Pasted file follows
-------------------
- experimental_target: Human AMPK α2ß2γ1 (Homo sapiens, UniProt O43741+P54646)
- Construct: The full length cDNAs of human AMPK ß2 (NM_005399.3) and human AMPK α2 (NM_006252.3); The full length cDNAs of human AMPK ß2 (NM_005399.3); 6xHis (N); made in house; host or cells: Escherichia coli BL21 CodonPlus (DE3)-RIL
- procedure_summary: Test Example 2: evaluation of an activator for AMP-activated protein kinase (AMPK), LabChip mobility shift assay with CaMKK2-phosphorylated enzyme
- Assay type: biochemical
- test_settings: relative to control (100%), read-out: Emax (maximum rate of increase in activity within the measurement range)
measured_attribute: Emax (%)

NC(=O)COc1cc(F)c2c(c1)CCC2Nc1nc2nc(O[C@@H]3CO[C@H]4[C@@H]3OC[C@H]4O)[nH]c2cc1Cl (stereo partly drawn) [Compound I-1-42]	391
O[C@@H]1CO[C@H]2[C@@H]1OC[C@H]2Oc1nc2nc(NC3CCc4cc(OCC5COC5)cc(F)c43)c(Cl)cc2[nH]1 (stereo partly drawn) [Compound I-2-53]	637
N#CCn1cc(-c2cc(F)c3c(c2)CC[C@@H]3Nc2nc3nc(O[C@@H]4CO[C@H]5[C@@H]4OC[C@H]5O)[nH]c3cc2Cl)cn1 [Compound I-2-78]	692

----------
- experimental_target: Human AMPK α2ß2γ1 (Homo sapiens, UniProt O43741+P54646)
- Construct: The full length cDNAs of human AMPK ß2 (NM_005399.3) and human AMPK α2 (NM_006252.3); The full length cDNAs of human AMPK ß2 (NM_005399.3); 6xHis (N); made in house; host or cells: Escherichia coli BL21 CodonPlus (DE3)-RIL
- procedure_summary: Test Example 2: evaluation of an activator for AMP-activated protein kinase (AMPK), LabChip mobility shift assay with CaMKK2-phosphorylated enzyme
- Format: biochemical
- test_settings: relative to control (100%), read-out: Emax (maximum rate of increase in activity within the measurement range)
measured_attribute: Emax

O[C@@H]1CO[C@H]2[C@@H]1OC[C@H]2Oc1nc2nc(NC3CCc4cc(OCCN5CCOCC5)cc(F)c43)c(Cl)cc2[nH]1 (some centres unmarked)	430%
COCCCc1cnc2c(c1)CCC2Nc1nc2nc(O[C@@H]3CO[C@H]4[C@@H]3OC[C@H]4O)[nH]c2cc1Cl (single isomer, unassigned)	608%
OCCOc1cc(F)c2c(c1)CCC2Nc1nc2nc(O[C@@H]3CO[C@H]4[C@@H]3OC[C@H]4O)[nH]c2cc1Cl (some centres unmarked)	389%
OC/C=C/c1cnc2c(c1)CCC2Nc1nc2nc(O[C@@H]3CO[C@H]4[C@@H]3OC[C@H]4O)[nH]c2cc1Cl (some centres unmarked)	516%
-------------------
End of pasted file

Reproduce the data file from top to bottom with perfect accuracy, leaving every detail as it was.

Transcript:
- experimental_target: Human AMPK α2ß2γ1 (Homo sapiens, UniProt O43741+P54646)
- Construct: The full length cDNAs of human AMPK ß2 (NM_005399.3) and human AMPK α2 (NM_006252.3); The full length cDNAs of human AMPK ß2 (NM_005399.3); 6xHis (N); made in house; host or cells: Escherichia coli BL21 CodonPlus (DE3)-RIL
- procedure_summary: Test Example 2: evaluation of an activator for AMP-activated protein kinase (AMPK), LabChip mobility shift assay with CaMKK2-phosphorylated enzyme
- Assay type: biochemical
- test_settings: relative to control (100%), read-out: Emax (maximum rate of increase in activity within the measurement range)
measured_attribute: Emax (%)

NC(=O)COc1cc(F)c2c(c1)CCC2Nc1nc2nc(O[C@@H]3CO[C@H]4[C@@H]3OC[C@H]4O)[nH]c2cc1Cl (stereo partly drawn) [Compound I-1-42]	391
O[C@@H]1CO[C@H]2[C@@H]1OC[C@H]2Oc1nc2nc(NC3CCc4cc(OCC5COC5)cc(F)c43)c(Cl)cc2[nH]1 (stereo partly drawn) [Compound I-2-53]	637
N#CCn1cc(-c2cc(F)c3c(c2)CC[C@@H]3Nc2nc3nc(O[C@@H]4CO[C@H]5[C@@H]4OC[C@H]5O)[nH]c3cc2Cl)cn1 [Compound I-2-78]	692

----------
- experimental_target: Human AMPK α2ß2γ1 (Homo sapiens, UniProt O43741+P54646)
- Construct: The full length cDNAs of human AMPK ß2 (NM_005399.3) and human AMPK α2 (NM_006252.3); The full length cDNAs of human AMPK ß2 (NM_005399.3); 6xHis (N); made in house; host or cells: Escherichia coli BL21 CodonPlus (DE3)-RIL
- procedure_summary: Test Example 2: evaluation of an activator for AMP-activated protein kinase (AMPK), LabChip mobility shift assay with CaMKK2-phosphorylated enzyme
- Format: biochemical
- test_settings: relative to control (100%), read-out: Emax (maximum rate of increase in activity within the measurement range)
measured_attribute: Emax

O[C@@H]1CO[C@H]2[C@@H]1OC[C@H]2Oc1nc2nc(NC3CCc4cc(OCCN5CCOCC5)cc(F)c43)c(Cl)cc2[nH]1 (some centres unmarked)	430%
COCCCc1cnc2c(c1)CCC2Nc1nc2nc(O[C@@H]3CO[C@H]4[C@@H]3OC[C@H]4O)[nH]c2cc1Cl (single isomer, unassigned)	608%
OCCOc1cc(F)c2c(c1)CCC2Nc1nc2nc(O[C@@H]3CO[C@H]4[C@@H]3OC[C@H]4O)[nH]c2cc1Cl (some centres unmarked)	389%
OC/C=C/c1cnc2c(c1)CCC2Nc1nc2nc(O[C@@H]3CO[C@H]4[C@@H]3OC[C@H]4O)[nH]c2cc1Cl (some centres unmarked)	516%